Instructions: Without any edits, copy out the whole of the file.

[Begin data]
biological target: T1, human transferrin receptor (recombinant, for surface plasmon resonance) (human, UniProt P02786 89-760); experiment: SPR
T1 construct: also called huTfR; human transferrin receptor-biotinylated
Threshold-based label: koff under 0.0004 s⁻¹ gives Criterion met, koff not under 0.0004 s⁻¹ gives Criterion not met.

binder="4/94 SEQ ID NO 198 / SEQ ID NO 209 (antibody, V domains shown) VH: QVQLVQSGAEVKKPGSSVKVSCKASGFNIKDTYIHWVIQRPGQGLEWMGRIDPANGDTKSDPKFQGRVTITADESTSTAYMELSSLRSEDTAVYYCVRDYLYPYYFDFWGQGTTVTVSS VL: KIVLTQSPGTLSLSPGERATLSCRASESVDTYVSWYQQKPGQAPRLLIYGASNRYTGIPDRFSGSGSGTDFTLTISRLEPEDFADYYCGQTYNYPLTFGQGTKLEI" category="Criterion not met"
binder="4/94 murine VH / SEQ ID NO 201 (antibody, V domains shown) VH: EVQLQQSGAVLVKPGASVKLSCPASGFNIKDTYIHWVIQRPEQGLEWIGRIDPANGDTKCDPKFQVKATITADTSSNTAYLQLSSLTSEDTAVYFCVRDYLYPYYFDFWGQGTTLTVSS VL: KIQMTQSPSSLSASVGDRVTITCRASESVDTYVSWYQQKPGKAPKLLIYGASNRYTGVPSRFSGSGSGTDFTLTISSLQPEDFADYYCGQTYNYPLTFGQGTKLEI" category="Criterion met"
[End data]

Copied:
biological target: T1, human transferrin receptor (recombinant, for surface plasmon resonance) (human, UniProt P02786 89-760); experiment: SPR
T1 construct: also called huTfR; human transferrin receptor-biotinylated
Threshold-based label: koff under 0.0004 s⁻¹ gives Criterion met, koff not under 0.0004 s⁻¹ gives Criterion not met.

binder="4/94 SEQ ID NO 198 / SEQ ID NO 209 (antibody, V domains shown) VH: QVQLVQSGAEVKKPGSSVKVSCKASGFNIKDTYIHWVIQRPGQGLEWMGRIDPANGDTKSDPKFQGRVTITADESTSTAYMELSSLRSEDTAVYYCVRDYLYPYYFDFWGQGTTVTVSS VL: KIVLTQSPGTLSLSPGERATLSCRASESVDTYVSWYQQKPGQAPRLLIYGASNRYTGIPDRFSGSGSGTDFTLTISRLEPEDFADYYCGQTYNYPLTFGQGTKLEI" category="Criterion not met"
binder="4/94 murine VH / SEQ ID NO 201 (antibody, V domains shown) VH: EVQLQQSGAVLVKPGASVKLSCPASGFNIKDTYIHWVIQRPEQGLEWIGRIDPANGDTKCDPKFQVKATITADTSSNTAYLQLSSLTSEDTAVYFCVRDYLYPYYFDFWGQGTTLTVSS VL: KIQMTQSPSSLSASVGDRVTITCRASESVDTYVSWYQQKPGKAPKLLIYGASNRYTGVPSRFSGSGSGTDFTLTISSLQPEDFADYYCGQTYNYPLTFGQGTKLEI" category="Criterion met"